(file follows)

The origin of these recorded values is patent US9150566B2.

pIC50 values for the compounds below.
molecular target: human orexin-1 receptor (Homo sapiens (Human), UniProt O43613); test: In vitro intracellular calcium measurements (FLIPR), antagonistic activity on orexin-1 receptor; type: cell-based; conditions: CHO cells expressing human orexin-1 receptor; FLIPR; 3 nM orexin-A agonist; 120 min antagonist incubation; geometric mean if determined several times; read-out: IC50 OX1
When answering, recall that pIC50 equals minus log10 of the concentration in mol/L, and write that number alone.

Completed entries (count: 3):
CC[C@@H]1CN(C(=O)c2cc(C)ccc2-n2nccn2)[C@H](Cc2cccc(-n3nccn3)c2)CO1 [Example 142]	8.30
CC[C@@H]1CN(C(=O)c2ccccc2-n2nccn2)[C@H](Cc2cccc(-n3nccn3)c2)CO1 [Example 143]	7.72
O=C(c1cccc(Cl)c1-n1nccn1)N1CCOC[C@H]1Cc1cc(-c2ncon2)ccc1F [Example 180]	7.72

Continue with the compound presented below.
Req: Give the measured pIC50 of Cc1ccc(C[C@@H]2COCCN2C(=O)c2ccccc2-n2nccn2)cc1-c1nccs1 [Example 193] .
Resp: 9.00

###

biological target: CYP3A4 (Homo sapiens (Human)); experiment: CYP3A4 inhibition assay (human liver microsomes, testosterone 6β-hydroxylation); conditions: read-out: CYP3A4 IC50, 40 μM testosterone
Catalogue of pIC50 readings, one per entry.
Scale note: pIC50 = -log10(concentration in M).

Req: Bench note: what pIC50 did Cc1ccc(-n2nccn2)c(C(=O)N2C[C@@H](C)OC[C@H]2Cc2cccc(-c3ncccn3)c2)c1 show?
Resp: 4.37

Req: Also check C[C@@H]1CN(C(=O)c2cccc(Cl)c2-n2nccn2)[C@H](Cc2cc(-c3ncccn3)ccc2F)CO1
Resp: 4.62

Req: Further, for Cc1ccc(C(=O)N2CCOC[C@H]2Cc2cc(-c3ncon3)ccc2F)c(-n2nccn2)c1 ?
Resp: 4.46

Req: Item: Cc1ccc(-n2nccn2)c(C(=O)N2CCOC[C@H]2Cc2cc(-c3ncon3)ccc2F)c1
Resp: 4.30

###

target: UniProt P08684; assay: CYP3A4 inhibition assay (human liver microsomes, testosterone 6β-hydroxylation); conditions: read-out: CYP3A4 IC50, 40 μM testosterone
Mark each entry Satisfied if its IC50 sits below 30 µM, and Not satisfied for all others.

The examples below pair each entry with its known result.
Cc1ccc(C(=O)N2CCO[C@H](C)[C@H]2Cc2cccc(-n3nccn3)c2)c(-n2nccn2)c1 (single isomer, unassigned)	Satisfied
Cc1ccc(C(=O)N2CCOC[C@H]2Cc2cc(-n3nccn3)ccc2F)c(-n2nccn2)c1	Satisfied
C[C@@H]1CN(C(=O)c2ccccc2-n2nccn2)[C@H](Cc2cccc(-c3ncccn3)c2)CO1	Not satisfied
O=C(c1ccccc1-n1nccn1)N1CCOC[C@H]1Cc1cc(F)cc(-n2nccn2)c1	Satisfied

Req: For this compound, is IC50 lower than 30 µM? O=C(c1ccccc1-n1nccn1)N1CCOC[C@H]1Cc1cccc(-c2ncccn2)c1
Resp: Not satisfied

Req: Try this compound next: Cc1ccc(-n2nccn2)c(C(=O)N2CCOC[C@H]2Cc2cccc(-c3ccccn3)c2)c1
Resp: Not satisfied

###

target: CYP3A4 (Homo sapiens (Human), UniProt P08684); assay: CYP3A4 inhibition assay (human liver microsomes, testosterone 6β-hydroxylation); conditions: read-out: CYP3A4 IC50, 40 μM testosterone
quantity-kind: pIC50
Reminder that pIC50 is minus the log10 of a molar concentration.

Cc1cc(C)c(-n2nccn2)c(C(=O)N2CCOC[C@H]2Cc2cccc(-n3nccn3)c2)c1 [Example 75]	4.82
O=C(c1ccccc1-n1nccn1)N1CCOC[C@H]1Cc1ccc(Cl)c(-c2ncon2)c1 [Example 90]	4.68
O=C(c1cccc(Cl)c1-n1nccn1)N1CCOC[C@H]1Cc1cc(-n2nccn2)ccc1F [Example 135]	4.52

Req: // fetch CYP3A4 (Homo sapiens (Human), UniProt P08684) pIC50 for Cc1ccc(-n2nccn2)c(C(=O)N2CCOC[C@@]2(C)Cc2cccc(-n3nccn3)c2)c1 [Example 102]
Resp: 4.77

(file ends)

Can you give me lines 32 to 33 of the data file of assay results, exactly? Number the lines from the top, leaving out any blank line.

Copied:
Req: For this compound, is IC50 lower than 30 µM? O=C(c1ccccc1-n1nccn1)N1CCOC[C@H]1Cc1cccc(-c2ncccn2)c1
Resp: Not satisfied